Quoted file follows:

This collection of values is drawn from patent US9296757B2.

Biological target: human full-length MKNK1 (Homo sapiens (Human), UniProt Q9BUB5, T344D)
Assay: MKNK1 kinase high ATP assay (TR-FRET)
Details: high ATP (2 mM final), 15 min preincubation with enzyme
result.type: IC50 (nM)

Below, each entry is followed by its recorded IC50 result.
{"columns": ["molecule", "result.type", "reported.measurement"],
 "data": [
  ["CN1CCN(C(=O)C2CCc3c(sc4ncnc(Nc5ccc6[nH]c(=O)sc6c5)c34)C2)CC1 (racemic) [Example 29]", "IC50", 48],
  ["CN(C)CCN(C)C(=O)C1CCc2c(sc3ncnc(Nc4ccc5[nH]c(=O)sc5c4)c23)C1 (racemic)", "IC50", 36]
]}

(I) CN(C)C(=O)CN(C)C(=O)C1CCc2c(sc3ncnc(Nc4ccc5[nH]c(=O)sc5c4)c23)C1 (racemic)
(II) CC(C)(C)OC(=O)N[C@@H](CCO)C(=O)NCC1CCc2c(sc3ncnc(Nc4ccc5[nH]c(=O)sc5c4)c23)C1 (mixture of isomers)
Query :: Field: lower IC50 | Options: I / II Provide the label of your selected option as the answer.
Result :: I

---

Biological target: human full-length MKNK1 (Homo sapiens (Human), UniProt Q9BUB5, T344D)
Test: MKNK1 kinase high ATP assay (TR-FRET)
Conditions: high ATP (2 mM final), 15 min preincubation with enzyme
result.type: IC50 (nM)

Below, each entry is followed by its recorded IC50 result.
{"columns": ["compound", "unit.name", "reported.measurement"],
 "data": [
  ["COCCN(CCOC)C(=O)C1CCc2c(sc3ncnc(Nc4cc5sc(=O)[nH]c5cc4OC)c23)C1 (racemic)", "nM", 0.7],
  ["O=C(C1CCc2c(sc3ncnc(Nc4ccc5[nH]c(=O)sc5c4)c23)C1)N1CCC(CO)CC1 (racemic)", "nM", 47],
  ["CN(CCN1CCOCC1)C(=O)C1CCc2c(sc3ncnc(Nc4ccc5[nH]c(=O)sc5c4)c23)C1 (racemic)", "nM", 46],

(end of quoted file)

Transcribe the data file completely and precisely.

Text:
This collection of values is drawn from patent US9296757B2.

Biological target: human full-length MKNK1 (Homo sapiens (Human), UniProt Q9BUB5, T344D)
Assay: MKNK1 kinase high ATP assay (TR-FRET)
Details: high ATP (2 mM final), 15 min preincubation with enzyme
result.type: IC50 (nM)

Below, each entry is followed by its recorded IC50 result.
{"columns": ["molecule", "result.type", "reported.measurement"],
 "data": [
  ["CN1CCN(C(=O)C2CCc3c(sc4ncnc(Nc5ccc6[nH]c(=O)sc6c5)c34)C2)CC1 (racemic) [Example 29]", "IC50", 48],
  ["CN(C)CCN(C)C(=O)C1CCc2c(sc3ncnc(Nc4ccc5[nH]c(=O)sc5c4)c23)C1 (racemic)", "IC50", 36]
]}

(I) CN(C)C(=O)CN(C)C(=O)C1CCc2c(sc3ncnc(Nc4ccc5[nH]c(=O)sc5c4)c23)C1 (racemic)
(II) CC(C)(C)OC(=O)N[C@@H](CCO)C(=O)NCC1CCc2c(sc3ncnc(Nc4ccc5[nH]c(=O)sc5c4)c23)C1 (mixture of isomers)
Query :: Field: lower IC50 | Options: I / II Provide the label of your selected option as the answer.
Result :: I

---

Biological target: human full-length MKNK1 (Homo sapiens (Human), UniProt Q9BUB5, T344D)
Test: MKNK1 kinase high ATP assay (TR-FRET)
Conditions: high ATP (2 mM final), 15 min preincubation with enzyme
result.type: IC50 (nM)

Below, each entry is followed by its recorded IC50 result.
{"columns": ["compound", "unit.name", "reported.measurement"],
 "data": [
  ["COCCN(CCOC)C(=O)C1CCc2c(sc3ncnc(Nc4cc5sc(=O)[nH]c5cc4OC)c23)C1 (racemic)", "nM", 0.7],
  ["O=C(C1CCc2c(sc3ncnc(Nc4ccc5[nH]c(=O)sc5c4)c23)C1)N1CCC(CO)CC1 (racemic)", "nM", 47],
  ["CN(CCN1CCOCC1)C(=O)C1CCc2c(sc3ncnc(Nc4ccc5[nH]c(=O)sc5c4)c23)C1 (racemic)", "nM", 46],